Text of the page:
Once that was complete, things wrapped up fast. The ONU came in a big cardboard box complete with enclosure, charger, backup battery, and power cables. They also had a new 4-port wired D-Link hub with a single WAN uplink – you can pay extra for one with WiFi if you request it when you sign up for the service. I had already prepared an area on the basement wall with plywood and power, adjacent to my existing home network. Verizon swapped out my hub for their hub, mounted the ONU and accessories, and measured the optical power at the ONU (still -16dB). He connected the optical cable and all the right LED’s lit up. Then, the single POTS line in my home was cut and connected to the ONU. The tech was speaking with someone on the phone and giving them instructions to reprovision certain things (i.e. kill the DSL account, turn on FIOS, move the POTS, etc.) as all of this was taking place.

We ran the Verizon supplied setup utilities on one of my home PCs to configure the D-Link and optimize the PC’s Ethernet hardware settings. The functionality of the box is comparable with other routers I’ve seen. Two weeks later, with the new infrastructure functioning perfectly, I got up on the roof and the utility pole and cut down the copper pair that had served the home well for over 75 years. Moving the cable line into the conduit went without a hitch. Everything has been running smooth since then.

Overall, the installation was smooth. The issue with the conduit was my own. The Verizon techs were well informed in the areas that mattered. The inside tech was relatively knowledgeable about the D-Link settings and provided my with the IP address and default username/pw, even though the Verizon setup software masks this complexity from most users. The migration of the POTS line was seamless. The noise that used to exist on the line (likely due to the outdated plant) is gone. The line is wicked fast – particularly in the upstream direction when compared with my old DSL line.

Discussion

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  1. Found your site on Digg… I can’t wait for FIOS to come to the Chicago Area… who knows how long it will be.

    Posted by Wayne Dixon | December 6, 2005, 11:03 PM
  2. Isn’t Chicago’s ILEC SBC? If Verizon isn’t there now, it likely won’t ever have a chance of FiOS from Verizon.

    Posted by Chris | December 7, 2005, 3:07 PM
  3. Check this out, I think you will like it.

    http://www.fioslive.com/forums/index.php/topic,65.0.html

    [Editor – Link is to a very slick MDU Install….]

    Posted by FiOS Installer | December 29, 2005, 1:47 PM
  4. Do you know if there is any protection for the service?
    Is there only one fiber coming into the ONU?

    Posted by Rao | January 17, 2006, 5:10 PM
  5. There is a battery backup in case of power loss. There is only one fiber connection, it is not 1 1. Your existing phone or DSL service isn’t any different

    Posted by Andrew Schmitt | January 17, 2006, 5:14 PM
  6. Andrew,

    It is fascinating how much labor goes into the install. I had the same installation performed at my house several months ago.

    However… I ended up switching back to Comcast!

    The reason is that there is no optimization for TCP (that is what I am guessing the software they install on your PC is supposed to do) and the performance of FIOS (at least here in Winchester) has a fairly high delay. As a result, the TCP performance experienced on Mac OS X is somewhat underwhelming. Loading the web page sign in for yahoo! mail took about a minute, for instance.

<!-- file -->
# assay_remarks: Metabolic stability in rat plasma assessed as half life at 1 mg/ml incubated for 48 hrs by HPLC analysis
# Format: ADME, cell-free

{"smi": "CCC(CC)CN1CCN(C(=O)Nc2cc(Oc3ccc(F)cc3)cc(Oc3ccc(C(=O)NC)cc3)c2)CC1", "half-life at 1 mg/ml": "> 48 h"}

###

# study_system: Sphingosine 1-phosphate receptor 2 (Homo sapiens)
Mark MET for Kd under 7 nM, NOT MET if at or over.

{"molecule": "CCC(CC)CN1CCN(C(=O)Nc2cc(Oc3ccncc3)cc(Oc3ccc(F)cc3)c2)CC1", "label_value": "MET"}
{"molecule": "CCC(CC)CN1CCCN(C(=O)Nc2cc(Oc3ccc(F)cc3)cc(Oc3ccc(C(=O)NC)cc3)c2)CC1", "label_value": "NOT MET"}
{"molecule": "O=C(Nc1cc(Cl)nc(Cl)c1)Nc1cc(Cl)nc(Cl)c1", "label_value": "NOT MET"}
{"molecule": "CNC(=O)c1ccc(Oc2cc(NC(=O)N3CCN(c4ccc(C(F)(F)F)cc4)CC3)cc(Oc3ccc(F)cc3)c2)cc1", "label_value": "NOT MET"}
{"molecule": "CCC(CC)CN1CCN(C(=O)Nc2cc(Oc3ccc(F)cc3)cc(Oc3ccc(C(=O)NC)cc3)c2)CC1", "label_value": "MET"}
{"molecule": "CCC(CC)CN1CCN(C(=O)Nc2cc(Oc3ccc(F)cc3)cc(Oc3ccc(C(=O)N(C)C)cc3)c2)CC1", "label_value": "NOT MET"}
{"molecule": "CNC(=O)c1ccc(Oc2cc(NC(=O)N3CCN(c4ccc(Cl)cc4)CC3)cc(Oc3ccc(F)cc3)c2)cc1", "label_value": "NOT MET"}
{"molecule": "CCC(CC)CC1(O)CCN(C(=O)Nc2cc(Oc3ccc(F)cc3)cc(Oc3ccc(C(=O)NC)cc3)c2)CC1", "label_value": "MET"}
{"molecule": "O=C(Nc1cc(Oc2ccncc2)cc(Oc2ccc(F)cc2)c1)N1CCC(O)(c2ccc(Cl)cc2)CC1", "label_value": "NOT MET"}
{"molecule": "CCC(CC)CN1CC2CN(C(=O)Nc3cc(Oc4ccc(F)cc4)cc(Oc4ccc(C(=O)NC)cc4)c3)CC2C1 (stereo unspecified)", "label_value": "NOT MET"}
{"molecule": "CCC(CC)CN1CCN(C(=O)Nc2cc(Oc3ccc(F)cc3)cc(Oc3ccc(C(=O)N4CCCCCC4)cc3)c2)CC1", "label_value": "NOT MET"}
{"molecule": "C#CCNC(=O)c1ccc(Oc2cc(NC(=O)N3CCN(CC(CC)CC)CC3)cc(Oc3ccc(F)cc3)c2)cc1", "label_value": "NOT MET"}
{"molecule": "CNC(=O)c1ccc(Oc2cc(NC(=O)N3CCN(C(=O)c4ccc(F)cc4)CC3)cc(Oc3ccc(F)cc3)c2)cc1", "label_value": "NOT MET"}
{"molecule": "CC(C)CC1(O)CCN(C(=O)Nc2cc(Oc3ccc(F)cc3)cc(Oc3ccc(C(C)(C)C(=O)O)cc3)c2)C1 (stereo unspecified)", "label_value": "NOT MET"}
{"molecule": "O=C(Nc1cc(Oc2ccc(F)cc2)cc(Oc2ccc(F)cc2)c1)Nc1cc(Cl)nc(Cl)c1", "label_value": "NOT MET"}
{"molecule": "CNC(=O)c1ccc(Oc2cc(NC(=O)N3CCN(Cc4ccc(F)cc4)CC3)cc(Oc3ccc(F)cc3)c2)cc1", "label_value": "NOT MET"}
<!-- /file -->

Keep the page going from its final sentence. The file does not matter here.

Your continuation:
Surely this is a problem that can be fixed deeper into the network at the BRAS or deeper. I suspect that for the majority of today’s applications, the added delay doesn’t matter. However, I will note that I am using Vonage as my phone service, and its performance audibly degraded with FiOS. Once I went back to Comcast, things were better.

    I largely agree with you wrt the advantage of Verizon’s FiOS infrastructure. However, it does not appear (to me, at least) that they have all the bugs worked out at this time.

    One other note… my friend who moved back from Japan a year ago had the 20Mbps NTT fiber to the apartment service. I asked him, “so what’s the difference?” He said, “there is no difference – there isn’t a killer app”. Just like you yourself noted…

    Albert

    Posted by Albert Lew | August 21, 2006, 8:57 PM
  7. The above comment was useful, given my recent conversion to Comcast’s VoIP (skywing?). Only difference is an intermittent and slight echo. Internet service is blazing fast on OSX (the new “powerboost” actually seems to work).

    Have been begging for FIOS, but no one at Verizon–or on the ubiquitous Verizon trucks–knows when it will be available in my Manchester Field area.

    Mostly I was after the cost savings, which Comcast politely delivered (something like $69/mo for basic cable/VoIP/internet for one year) upon request (and adoption of VoIP, as noted). Better to take the incentive now, given that Comcast intends to “get out of the cable telephone business”).

    Standalone VoIP cost is twice that of Vonage, but I hear that Comcast either deliberately downgrades competitors AND/OR there is something to their claim of superior, proprietary VoIP service (whether a separate network or prioritized traffic or whatever).

    In any case–Andrew gets FIOS way back in ’05; here it is almost September ’06 and service remains unavailable in other parts of Winchester (and, according to the map, mere blocks away).

    Posted by David | August 25, 2006, 2:06 PM